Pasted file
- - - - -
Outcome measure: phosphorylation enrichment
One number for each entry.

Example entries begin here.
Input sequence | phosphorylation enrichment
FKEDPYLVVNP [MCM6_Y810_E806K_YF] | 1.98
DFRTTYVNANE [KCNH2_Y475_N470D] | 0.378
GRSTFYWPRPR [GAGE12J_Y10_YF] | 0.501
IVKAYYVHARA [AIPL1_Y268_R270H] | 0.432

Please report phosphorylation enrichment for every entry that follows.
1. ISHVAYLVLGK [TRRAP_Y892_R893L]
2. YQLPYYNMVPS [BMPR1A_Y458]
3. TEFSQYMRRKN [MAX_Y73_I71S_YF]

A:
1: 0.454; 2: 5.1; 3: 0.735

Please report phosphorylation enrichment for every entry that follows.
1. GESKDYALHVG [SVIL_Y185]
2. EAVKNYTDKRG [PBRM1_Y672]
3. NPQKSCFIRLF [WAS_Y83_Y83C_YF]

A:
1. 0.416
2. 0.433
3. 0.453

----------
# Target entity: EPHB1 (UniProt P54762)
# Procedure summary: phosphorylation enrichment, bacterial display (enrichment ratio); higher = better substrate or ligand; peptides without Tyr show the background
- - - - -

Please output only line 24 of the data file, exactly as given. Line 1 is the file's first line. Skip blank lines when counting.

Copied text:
# Target entity: EPHB1 (UniProt P54762)